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Xl - Excel n Extra Large

Xl - Excel n Extra Large

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for students who want to perform better than their present level, for those willing to unlock the hidden talents within them,this material comes in handy
for students who want to perform better than their present level, for those willing to unlock the hidden talents within them,this material comes in handy

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Published by: Ibukun Oluwatobi Adebolu on Aug 23, 2011
Copyright:Attribution Non-commercial


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it happened to me2.The problem: how
Every good gift: God4.Renewing your mind5.No limit6.Confidence
Failure; The great depression
Study: developing a reading culture
Rising after falling by ayodeji balogun10.Hurdles, attacks and sidetracks11.COP measure vis-a- vis d expected end
Networking & The power of association -Akpoveta Valentine Tejiri14.The law of balance
Potential pitfalls; prideAUTHOR’S NOTEIn January, 2010, about 300 ladies and gentlemen
gathered in a conference aimed at rebuilding thefundamental tenets of Nation building. It was theREBUILDER’S conference. There we learnt that theway to influence our society today is by impacting oneperson at a time. This work is a product of such avision. XL is a book written to reach one youth at atime. The rate of suicide among students in India isalarming. The Nigerian Education Authorities arealarmed at the rate at which student’s fail basiccertificate examinations, witnessing thousands of 
applications for tertiary examinations annually, themore of the students enrolling three to four timesbefore getting admission into the higher institution,probably studying their next best courses.More value has been placed on schooling, than ongetting a good education.-1-IT HAPPENED TO MEWe write to you about the Word of life, which hasexisted from the very beginning. We have heard it,and we have seen it with our eyes; yes, we have seenit, and our hands have touched it.---
1Jn 1:1
 There was nothing so phenomenal about my childhoodschooling, I was not concerned about anything neitherdo I remember being scolded for bringing home poorgrades, whether the grades were high or low, I had noway of telling, I didn’t even know where to look out formy results on the report card. My parents collectedthe report card at the end of each term and we neverever had issues with my grades, not for once for doingwell and never for once doing so badly.Somehow it bothered me how the same set of peoplegot to receive the prizes at the end of each academicyear. When I started paying attention to my results, Iremember being 30
the first time I checked andguess what, it didn’t bother me. I had no inspirationnor motivation, no strong will nor attitude. Of course, Ihad no desperation. My case, to me, was not criticaland I needed no help. Literally, I was content with the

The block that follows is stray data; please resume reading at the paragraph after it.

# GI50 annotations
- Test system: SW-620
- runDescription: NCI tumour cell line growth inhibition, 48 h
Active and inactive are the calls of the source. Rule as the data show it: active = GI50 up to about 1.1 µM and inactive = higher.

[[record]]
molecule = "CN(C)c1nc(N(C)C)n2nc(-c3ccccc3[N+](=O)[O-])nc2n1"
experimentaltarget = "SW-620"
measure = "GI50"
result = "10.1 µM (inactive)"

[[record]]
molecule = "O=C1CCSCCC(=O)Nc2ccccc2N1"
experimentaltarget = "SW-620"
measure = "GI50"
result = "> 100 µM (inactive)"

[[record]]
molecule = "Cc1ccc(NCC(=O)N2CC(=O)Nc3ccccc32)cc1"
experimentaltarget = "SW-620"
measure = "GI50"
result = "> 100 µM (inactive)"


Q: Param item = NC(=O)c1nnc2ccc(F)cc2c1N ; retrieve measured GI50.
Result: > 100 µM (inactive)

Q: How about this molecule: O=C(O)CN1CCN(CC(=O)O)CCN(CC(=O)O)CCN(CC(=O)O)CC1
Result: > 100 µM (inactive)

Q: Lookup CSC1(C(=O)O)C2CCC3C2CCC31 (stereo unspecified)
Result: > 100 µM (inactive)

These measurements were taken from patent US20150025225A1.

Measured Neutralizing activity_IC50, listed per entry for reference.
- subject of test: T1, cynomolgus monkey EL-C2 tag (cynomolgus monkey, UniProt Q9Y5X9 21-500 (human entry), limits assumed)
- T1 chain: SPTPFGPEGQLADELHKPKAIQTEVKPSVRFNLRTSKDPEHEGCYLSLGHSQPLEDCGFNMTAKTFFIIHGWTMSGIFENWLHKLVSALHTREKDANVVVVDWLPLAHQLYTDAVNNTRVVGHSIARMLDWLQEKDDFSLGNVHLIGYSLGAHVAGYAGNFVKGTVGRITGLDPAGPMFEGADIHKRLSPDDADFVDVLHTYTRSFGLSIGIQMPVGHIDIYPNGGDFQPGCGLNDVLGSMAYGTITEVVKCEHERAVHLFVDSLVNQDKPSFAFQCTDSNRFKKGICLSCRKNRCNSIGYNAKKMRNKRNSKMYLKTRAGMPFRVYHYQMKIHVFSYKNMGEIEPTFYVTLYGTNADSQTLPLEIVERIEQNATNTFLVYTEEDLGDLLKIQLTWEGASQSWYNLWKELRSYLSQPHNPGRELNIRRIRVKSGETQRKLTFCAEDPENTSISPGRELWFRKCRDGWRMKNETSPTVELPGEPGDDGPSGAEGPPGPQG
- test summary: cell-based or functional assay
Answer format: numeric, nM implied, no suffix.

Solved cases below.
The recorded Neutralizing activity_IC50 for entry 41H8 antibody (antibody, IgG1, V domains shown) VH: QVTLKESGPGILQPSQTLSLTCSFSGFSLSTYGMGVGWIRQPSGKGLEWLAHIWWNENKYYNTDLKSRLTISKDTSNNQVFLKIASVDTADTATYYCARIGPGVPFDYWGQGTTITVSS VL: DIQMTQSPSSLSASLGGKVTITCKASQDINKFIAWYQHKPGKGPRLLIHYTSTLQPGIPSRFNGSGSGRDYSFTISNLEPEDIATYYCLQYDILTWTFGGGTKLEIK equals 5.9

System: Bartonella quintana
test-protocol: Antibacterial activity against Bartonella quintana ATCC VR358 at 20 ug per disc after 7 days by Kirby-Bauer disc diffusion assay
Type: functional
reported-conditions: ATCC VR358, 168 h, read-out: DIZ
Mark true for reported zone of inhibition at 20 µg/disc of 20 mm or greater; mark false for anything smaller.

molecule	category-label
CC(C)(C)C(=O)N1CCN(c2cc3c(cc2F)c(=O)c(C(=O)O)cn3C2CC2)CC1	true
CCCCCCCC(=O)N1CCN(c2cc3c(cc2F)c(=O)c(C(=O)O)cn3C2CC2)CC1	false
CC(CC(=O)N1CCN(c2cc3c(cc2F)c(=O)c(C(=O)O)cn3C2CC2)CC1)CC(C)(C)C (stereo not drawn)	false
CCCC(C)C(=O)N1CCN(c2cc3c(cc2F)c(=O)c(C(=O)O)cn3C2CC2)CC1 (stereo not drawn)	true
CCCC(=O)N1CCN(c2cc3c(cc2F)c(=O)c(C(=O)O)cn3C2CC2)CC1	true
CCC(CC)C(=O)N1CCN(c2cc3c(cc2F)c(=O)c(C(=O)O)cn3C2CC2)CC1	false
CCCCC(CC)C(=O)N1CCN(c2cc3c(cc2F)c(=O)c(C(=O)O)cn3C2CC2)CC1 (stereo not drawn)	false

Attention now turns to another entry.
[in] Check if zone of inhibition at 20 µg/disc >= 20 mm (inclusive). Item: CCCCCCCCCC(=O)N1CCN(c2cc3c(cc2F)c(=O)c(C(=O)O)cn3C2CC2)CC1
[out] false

status quo, I couldn’t be better or better say, I neverwanted to be.But sometime later on, I wanted to be better. I wantedto join the league of students who were concernedwith progress in their studies. I discussed this with afriend and we later began to act in the strength of thisimpulse. We were going to be better, by legitimatemeans. I wouldn’t know what the figures eleven andtwelve meant to me, but it was our goal that we wouldbe among the best twelve students in our arm of theclass.Little as we were, we joined our faith and agreed inprayers, though I couldn’t say I knew God as muchback then, but I certainly believe that He exists andthat He was going to help me anyway. For the veryfirst time, I could remember rewriting the wholeterm’s notes for a particular subject in another pieceof paper and reciting the write up until it stuck in myhead. Somehow I had learnt a recipe for rememberingthings. However I tried to go it the wrong way, I wentinto the exam hall with the paper stuck in my pocket. Thanks to a good teacher, I was made to put it awaybefore the examination started, I guess I did well,because I was eleventh and my friend was twelfth. This was the beginning of the new dawn in my life.Cramming was not the only skill I learnt late inprimary school, I learnt to pay attention to details too.I could remember the social studies teacher came inat what seemed to be the last lesson for the term anddictated some questions to us and answered themtoo. I acted on impulse, wrote the questions and theanswers, and guess what, I crammed them. I knew thequestions so well that I could recite them as easily as Iwould twinkle, twinkle little star. The exams came verbatim and you could guess whathappened, I scored a whooping thirty eight out of forty. Some of my mates accused me of cheating,some said I smuggled the questions in, others simplydid not believe. But passively, I had learnt threethings: that the teacher could serve the question

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